I was nervous but didn’t want to miss the opportunity to hike for the first time in my life. I told myself that I just had to make sure that I held my husband’s hand really tightly and let our tour guide lead us through the terrain. I immediately took off my sandals and put on my socks, then put my sandals back on again. It was quite a comical sight — thick white socks and strappy black sandals were a true fashion faux pas but I simply didn’t care. I was just glad that my toenail was warm and well-protected. I figured that I would be fine as long as I placed my weight squarely on my block heels and watched the ground carefully while I was walking.
Hiking in heels
The hiking trail was quite an adventure. We encountered rocks and boulders at a pretty early stage, and these were to “grace” our path throughout most of our hike. (Good thing that they were firm and it wasn’t a rainy day!). We also enjoyed the impressive views of the mountain and Dove Lake.
Throughout this time, I walked slowly and held my husband’s hand whenever there was a steep or potentially slippery climb or descent, or if the path was strewn with rocks and needed special manoeuvring to get around them. At no time did I attempt to run or rush even though at times I just wanted the hike to be over. After about two hours, we finally returned to the spot where we had started.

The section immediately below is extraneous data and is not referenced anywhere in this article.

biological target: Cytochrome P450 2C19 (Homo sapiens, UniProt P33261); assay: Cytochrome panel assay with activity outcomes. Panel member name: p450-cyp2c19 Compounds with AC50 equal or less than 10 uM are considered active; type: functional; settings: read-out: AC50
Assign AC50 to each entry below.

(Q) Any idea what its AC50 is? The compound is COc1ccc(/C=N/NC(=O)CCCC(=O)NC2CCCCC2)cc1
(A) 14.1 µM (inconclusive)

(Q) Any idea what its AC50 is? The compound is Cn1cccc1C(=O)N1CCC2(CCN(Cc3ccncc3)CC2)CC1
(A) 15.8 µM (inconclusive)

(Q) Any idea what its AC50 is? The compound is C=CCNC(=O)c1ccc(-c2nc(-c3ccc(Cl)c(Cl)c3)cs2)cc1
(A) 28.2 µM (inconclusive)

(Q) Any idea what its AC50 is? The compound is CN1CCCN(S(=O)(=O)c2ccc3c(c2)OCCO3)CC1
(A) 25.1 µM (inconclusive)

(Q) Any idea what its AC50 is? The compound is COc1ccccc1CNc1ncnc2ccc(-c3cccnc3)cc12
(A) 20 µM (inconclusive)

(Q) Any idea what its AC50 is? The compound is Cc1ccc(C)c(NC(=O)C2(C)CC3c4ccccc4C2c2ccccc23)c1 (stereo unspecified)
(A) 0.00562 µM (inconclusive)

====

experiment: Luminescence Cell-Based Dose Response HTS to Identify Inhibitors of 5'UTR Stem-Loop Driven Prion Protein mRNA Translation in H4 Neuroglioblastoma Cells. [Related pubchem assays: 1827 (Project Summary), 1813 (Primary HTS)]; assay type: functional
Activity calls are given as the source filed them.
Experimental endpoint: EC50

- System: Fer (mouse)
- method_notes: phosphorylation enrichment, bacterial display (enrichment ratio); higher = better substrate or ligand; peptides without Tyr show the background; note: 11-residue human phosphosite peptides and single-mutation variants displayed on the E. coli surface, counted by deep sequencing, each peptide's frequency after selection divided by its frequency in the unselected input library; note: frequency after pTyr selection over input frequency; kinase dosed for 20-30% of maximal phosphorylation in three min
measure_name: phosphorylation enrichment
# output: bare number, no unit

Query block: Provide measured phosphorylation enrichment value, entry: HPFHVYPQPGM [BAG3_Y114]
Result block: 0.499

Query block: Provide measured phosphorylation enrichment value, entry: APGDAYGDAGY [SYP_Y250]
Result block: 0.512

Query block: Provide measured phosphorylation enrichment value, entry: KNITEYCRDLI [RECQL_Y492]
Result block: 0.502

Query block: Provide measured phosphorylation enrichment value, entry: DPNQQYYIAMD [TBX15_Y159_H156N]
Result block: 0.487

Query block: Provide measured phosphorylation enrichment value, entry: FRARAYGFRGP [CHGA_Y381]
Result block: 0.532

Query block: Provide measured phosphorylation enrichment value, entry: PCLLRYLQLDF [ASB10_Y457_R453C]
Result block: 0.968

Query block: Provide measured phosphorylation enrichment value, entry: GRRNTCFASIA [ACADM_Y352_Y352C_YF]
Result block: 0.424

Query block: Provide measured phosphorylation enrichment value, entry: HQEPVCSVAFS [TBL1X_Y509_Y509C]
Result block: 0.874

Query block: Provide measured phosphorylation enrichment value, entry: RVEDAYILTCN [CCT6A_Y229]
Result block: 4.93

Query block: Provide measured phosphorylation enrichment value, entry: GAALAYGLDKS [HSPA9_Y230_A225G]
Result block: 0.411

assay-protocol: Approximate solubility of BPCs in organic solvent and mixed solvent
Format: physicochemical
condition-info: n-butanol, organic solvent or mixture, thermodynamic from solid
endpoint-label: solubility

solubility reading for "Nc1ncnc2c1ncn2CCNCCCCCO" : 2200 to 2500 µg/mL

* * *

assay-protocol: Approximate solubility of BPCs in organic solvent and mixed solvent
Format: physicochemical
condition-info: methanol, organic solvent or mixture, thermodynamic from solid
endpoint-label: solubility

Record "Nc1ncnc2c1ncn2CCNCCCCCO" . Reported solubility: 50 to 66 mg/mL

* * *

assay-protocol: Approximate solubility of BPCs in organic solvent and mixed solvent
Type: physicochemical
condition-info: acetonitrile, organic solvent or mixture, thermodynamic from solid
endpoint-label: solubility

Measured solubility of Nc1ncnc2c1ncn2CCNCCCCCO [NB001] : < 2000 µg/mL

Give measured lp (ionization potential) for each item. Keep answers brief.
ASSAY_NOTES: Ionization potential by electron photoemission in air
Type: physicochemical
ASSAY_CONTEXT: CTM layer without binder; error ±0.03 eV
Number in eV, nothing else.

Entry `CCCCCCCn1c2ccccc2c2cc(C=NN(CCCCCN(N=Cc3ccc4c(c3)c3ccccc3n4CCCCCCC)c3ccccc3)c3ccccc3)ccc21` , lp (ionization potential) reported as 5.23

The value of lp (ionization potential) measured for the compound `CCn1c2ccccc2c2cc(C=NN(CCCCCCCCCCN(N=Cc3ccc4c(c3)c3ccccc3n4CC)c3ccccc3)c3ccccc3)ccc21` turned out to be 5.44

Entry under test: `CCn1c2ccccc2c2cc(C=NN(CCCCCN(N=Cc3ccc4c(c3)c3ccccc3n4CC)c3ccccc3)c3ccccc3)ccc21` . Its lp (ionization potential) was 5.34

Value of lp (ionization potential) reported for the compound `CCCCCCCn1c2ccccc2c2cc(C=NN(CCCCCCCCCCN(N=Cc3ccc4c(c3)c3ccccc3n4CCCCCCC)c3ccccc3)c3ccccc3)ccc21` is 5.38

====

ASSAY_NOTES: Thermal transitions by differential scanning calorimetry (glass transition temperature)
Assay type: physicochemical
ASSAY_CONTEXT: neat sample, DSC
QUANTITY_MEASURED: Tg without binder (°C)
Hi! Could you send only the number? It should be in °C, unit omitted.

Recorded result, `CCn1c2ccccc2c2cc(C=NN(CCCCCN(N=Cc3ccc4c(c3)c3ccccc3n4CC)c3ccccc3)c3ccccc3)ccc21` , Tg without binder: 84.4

Would I hike in heels again?
I would not recommend hiking in high heels to anyone, and I most certainly would not attempt to do this again. Why go through the trouble of trying to balance and gain a firm footing on the ground in high heels when we can wear appropriate footwear specially designed to tackle the uneven walking trails?
Looking back, I wonder how I managed to press on in my high-heeled sandals. Call it sheer desperation, a lack of time (it was, after all, a short weekend trip), or the curiosity of finding out what hiking is like, but my one-off “extreme hiking” experience did show me a few things about life.
Sometimes, it is only during our challenging times that we are forced to stretch our potential. It is in these times that our resilience is put to the test. Not only did I press on toward our destination, and build my physical stamina, but I also got to admire the beauty of my surroundings while hiking. I also noticed the quiet strength of my husband. Although a man of few words, he always had his hand ready for me to grab so that I didn’t slip or fall. We didn’t have to talk much — just a simple eye contact was enough for him to know when I needed him.
I was pleasantly surprised at myself. I went back home feeling confident to face my upcoming surgery. I reminded myself that if I was able to hike around a mountain in high heels and with a broken toenail, I sure would be able to come out victoriously on the “other side” after my surgery. And that is exactly what happened.